Posted in Book Reviews

Review of The Sword of Moses by Dominic Selwood

Sword of Moses

Genre: mystery/thriller


Ava is a not-so-typical archaeologist living in Baghdad when she is summoned by the government to help them determine if an ancient Biblical artifact is genuine. Unfortunately, things don’t go as planned because the Ark of the Covenant is wanted by governments, elusive groups, and a man who wants it to perform a bloody ritual. Ava soon finds herself on a hunt for the missing Ark of the Covenant – a hunt that leads her and her partner, Ferguson, down a dangerous path of conspiracy and deadly beliefs. Ava is surrounded by people who need her expertise, but they hold secrets that Ava must discover if she is to learn where the artifacts are and what the people want them for, so she can bring to light some of archaeology’s most valuable ancient treasures.


A friend of mine told me The Sword of Moses was similar to Dan Brown’s novels, and I was not disappointed. Although the book is a little lengthy for my tastes, Dominic Selwood weaves history, religions, politics, and magic together seamlessly in this book, creating a world of mystery, intrigue, and conspiracy that is hard to put down and equally as hard to guess what will happen. The rich historical and religious details added to my enjoyment of the novel, although occasionally I felt some of the details detracted from the action scenes. I loved the main character, Ava. She is a woman who can hold her own and settles for nothing less than the truth about everything. This book was equally as enjoyable as Dan Brown’s novels, and I would recommend The Sword of Moses to fans of Dan Brown and to those who just want a thriller rife with history, religion, and conspiracy.


About the author

Dominic Selwood

Dr Dominic Selwood is an author, historian, lecturer, and barrister. He is passionate about everything historical, especially medieval.


He started his career as a criminal barrister in London, appearing in serious cases including kidnapping, murder, contract killing, and terrorism. He is now a specialist in the Middle East, and lives in London with his wife and two children.


He is an elected Fellow of the Royal Historical Society in recognition of his original research, has a degree in English and French law from Cardiff and Poitiers, a masters in Byzantine and Near-Eastern Christian history from the Sorbonne, and a doctorate in medieval history from New College, Oxford.


He has been awarded numerous commercial and academic scholarships, has taught and lectured on warfare, religion, heresy, the Templars, and all the fun medieval stuff at universities in Oxford, Paris, London and elsewhere in the UK, France, and Italy.


Find Dominic online:

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Stories in the Works and More Reviews Coming Soon!

So, I’ve been absent on here for a while. I’ve been busy with school, writing, and life in general. I have two books I’ve been trying to get read and reviewed for quite some time now, and hopefully, will have them done soon!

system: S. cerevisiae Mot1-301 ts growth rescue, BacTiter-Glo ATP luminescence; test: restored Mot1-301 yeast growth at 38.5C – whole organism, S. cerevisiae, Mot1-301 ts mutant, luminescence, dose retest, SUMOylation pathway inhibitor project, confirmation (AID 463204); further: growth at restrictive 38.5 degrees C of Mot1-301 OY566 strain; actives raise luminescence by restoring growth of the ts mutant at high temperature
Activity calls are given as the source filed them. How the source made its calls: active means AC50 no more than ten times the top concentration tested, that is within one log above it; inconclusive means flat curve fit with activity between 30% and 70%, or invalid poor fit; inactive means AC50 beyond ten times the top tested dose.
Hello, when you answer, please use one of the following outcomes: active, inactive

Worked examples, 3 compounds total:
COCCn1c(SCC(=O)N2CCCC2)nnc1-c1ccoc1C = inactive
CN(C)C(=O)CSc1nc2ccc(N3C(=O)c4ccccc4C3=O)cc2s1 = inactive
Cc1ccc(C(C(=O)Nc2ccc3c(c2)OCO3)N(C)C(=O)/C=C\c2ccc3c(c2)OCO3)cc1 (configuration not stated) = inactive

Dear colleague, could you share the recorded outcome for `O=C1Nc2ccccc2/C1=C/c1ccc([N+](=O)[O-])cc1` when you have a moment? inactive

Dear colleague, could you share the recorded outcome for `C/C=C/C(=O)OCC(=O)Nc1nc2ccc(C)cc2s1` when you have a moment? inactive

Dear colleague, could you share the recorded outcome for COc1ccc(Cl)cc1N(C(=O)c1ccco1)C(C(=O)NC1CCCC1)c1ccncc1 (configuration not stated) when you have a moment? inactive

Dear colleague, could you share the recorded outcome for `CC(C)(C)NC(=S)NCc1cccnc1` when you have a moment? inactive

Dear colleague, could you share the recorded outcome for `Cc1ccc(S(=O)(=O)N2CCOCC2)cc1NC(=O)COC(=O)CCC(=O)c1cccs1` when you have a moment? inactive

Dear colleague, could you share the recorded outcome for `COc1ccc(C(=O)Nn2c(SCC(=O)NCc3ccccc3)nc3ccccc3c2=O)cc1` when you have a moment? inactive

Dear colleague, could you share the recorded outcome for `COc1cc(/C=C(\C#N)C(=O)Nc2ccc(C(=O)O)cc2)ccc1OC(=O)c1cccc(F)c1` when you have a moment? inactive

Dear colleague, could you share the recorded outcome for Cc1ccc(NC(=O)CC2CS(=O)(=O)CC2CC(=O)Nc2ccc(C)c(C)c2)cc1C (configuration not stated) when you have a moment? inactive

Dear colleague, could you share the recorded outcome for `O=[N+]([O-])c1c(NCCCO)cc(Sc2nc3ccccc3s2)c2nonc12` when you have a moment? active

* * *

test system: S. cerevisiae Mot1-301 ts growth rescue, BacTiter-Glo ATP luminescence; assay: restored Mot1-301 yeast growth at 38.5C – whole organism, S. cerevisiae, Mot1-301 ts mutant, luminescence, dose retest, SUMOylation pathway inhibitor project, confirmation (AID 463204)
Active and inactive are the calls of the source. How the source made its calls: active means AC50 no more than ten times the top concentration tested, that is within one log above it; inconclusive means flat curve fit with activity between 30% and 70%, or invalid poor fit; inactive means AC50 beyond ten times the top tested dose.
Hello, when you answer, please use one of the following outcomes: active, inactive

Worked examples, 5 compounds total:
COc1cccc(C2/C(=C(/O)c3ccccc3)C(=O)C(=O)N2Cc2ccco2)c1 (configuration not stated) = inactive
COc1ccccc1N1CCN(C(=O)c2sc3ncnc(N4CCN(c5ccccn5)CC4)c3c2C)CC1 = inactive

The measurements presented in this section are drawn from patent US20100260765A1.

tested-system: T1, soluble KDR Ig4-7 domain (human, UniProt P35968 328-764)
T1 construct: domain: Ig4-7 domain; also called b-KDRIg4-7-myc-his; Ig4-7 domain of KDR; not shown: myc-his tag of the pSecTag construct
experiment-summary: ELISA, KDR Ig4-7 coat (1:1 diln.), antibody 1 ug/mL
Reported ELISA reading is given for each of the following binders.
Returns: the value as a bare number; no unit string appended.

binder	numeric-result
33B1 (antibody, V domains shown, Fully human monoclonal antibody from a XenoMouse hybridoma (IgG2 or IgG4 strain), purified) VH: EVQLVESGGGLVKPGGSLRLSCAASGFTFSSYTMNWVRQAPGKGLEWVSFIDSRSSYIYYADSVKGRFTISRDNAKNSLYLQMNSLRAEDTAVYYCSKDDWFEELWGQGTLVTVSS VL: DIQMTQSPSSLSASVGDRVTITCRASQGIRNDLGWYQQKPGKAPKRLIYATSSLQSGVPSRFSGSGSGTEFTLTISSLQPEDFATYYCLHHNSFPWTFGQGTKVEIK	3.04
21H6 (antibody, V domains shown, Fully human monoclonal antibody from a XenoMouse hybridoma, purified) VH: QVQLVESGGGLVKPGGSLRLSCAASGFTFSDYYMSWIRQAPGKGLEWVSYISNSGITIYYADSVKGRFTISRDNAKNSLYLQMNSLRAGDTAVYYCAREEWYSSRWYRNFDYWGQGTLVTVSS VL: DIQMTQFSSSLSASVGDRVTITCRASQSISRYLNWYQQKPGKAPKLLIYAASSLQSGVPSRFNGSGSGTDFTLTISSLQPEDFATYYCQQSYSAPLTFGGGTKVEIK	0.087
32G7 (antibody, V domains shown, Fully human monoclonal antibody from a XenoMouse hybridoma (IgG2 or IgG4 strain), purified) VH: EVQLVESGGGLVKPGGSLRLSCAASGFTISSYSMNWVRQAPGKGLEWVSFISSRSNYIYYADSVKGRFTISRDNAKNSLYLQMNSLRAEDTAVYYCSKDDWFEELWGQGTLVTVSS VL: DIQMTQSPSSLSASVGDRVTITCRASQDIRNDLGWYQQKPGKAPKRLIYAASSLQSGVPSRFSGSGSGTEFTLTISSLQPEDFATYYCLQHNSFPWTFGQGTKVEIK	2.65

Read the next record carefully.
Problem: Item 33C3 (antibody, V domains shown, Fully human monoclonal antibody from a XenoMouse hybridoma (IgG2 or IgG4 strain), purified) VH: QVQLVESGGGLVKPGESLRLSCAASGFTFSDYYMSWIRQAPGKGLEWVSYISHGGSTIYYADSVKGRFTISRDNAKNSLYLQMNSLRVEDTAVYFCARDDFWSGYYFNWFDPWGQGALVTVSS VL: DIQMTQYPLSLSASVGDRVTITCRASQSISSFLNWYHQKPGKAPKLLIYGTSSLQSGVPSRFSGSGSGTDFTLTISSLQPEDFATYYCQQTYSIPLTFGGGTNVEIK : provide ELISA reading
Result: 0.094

I recently finished a short story, and I’m getting started on a novella, The Spiral Staircase. I also have decided to try out the Magic Spreadsheet that author Jen Ponce has been going on about. (If you haven’t checked out her website or her books, go do so! I will be reviewing one of her books, Blood Curse, on here soon.) With any luck, the competition of the Magic Spreadsheet will keep me writing everyday!

Speaking of writing, that is what I am off to do. I will leave you with a little blurb about The Spiral Staircase:

Morgan is a powerful witch, but this time, she’s in over her head. After buying a piece of property on a whim, Morgan discovers a strange underground staircase. But this staircase is not just a forgotten piece of architecture; it’s a portal to the Otherworld. Morgan’s curiosity creates a rift in the veil between worlds, spilling the war from the Otherworld into this one. Morgan must find a witch with extraordinary power to help contain the war and seal the gate. But can two witches and an untried king stop a war of magic and might before it destroys both worlds?


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A Sense of Place

Some wonderful tips on writing settings by M.A. Ray

Saga of Menyoral


Setting puts flesh on your stories. The way it’s described can work for you or against you, and it can be the difference between bringing the reader into the story and leaving him or her out in the cold.

Here are a few things I’ve learned about building delicious descriptions of setting. I hope you all find them helpful.

  1. Use vivid words. I’ll use southwestern Oklahoma as an example, since I live here. I could say, “It’s flat with occasional hills, and very windy and dry.” But so what? Does that convey the feeling of being there? Not at all, and it’s a little boring, too. What if I said this? “The stinging wind whips hair and dust around my face.”
  2. Choose telling details. What am I going to see here that I wouldn’t see anywhere else? Near where I live, it’s a bizarre mix of…

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